Research Projects

Project at a Glance

Project Status: complete

Report Published May 1992:

Title: Aquatic amphibians in the Sierra Nevada: current status and potential effects of acidic deposition on populations

Principal Investigator / Author(s): Bradford, David F

Contractor: UCLA

Contract Number: A932-139

Research Program Area: Ecosystem & Multimedia Effects

Topic Areas: Acid Deposition, Ecosystem Impacts


This study focuses on several species of amphibians as indicators of adverse ecological effects of acidic deposition in the Sierra Nevada. Goals of the study were (1) to provide a basis for evaluating the potential future effects of acidic deposition on aquatic-breeding amphibians in the Sierra Nevada at high elevation and (2) to evaluate evidence that acidic deposition may have been a factor in causing recent population declines of amphibians throughout the Sierra Nevada. We conducted laboratory dose-response studies to determine the sensitivity to low pH and elevated aluminum content of water for early life stages of four species, and we also conducted field surveys to characterize the abundance and associated water chemistry of populations at high elevation. A standard toxicity testing approach (i.e., survival endpoints determined using reconstituted soft water) indicated that amphibians are at little risk from low pH in waters acidified to an estimated extreme of pH 5.0 in surface waters due to acidic deposition. This approach also indicated that amphibians are at little risk from the aluminum levels tested, i.e., 39-80 ug/l. Nevertheless, the possibility exists that observed sublethal effects due to pH as high as 5.25 or elevated aluminum at the above levels, such as reduced growth rate and earlier hatching, may represent significant threats to amphibian populations. However, there are no field data indicating the above aluminum levels are likely to be reached or exceeded during episodes of acidification. We tested the hypothesis that acidification of habitats in the field has resulted in elimination of populations from waters most vulnerable to acidification, i.e., low in pH or ANC, or from waters low in ionic strength, a condition that increases the sensitivity of amphibians to low pH. We surveyed potential breeding sites for two declining and one non-declining species at high elevation within 30 randomly selected survey areas, and compared the above chemical parameters between sites containing a species and sites lacking the species. No significant differences were found that were consistent with the hypothesis, and water chemistry did not differ among sites inhabited by the three species. These findings imply that acidic deposition is unlikely to have been a cause of recent amphibian population declines in the Sierra Nevada.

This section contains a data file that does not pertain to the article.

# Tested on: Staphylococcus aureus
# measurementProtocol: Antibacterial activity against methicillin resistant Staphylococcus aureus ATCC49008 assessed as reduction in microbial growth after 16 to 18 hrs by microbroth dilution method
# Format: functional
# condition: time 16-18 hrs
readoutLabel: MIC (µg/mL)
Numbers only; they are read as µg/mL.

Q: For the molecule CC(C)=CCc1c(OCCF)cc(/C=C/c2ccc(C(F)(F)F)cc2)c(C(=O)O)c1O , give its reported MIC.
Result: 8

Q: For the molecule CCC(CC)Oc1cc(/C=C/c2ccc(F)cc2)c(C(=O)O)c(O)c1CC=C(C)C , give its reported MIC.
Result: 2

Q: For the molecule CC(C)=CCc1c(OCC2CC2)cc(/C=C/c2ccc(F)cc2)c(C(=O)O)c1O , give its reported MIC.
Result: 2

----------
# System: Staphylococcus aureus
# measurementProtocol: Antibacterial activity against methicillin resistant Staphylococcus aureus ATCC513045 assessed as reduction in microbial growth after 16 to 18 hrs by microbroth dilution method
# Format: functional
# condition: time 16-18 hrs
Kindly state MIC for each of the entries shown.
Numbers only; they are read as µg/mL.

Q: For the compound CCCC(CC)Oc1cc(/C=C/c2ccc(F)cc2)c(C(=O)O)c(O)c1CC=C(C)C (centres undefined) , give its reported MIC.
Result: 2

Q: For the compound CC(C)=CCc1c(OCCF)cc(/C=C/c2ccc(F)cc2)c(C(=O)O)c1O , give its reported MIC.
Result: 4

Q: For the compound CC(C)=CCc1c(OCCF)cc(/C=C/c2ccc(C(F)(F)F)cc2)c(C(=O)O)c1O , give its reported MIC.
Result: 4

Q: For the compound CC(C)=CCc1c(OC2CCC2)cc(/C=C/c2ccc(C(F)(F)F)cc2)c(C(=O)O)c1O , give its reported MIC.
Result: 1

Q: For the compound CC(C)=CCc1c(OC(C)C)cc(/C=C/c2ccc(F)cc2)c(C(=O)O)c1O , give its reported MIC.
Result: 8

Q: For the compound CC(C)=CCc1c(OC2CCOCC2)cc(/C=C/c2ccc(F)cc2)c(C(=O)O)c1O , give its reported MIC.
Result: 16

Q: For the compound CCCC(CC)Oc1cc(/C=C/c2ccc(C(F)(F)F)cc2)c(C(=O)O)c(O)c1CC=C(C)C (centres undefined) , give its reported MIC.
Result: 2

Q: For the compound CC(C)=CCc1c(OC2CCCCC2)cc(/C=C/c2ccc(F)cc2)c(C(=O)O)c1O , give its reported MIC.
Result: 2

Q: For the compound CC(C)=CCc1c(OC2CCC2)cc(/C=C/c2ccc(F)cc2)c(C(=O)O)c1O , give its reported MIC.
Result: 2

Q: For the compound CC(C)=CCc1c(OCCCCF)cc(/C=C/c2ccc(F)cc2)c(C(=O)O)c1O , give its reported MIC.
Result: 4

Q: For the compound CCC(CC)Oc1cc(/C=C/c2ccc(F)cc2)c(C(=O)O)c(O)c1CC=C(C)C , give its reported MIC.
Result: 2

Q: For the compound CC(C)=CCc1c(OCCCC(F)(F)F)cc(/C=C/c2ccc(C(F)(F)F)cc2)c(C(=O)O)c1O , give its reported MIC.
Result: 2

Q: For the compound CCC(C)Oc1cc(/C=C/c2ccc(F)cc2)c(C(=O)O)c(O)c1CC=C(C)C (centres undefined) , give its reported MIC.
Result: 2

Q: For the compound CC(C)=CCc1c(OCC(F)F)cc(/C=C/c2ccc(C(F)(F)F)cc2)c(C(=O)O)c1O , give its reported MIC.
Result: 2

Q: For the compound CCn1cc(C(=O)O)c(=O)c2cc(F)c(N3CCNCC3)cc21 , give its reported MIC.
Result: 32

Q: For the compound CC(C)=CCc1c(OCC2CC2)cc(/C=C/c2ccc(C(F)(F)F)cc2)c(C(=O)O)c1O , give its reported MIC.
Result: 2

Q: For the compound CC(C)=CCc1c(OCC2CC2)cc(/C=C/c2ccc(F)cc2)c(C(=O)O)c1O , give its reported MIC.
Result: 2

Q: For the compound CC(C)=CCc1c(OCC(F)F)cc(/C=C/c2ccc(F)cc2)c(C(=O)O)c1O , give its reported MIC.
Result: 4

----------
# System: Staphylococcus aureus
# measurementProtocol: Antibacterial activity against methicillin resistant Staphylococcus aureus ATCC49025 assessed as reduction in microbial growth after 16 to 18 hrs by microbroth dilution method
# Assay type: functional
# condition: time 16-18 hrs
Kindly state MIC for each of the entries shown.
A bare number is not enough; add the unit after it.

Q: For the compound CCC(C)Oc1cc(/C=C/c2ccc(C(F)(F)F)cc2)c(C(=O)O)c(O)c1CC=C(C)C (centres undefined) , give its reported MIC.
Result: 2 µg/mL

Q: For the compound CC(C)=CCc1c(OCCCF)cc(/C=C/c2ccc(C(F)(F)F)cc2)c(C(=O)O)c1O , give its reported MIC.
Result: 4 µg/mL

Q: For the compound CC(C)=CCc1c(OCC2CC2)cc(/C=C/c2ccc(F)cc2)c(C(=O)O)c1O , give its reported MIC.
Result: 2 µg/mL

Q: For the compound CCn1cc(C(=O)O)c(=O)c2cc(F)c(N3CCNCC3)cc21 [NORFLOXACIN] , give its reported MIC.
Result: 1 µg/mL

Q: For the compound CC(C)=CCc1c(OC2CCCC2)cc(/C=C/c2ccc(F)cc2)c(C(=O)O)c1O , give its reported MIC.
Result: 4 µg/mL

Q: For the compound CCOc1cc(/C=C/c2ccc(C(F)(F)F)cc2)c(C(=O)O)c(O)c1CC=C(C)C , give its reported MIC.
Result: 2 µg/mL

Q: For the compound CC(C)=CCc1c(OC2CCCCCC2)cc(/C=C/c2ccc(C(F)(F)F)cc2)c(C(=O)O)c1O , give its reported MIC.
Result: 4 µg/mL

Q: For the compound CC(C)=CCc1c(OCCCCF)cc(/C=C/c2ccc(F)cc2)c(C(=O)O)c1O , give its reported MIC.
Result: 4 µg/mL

For questions regarding this research project, including available data and progress status, contact: Heather Choi at (916) 322-3893

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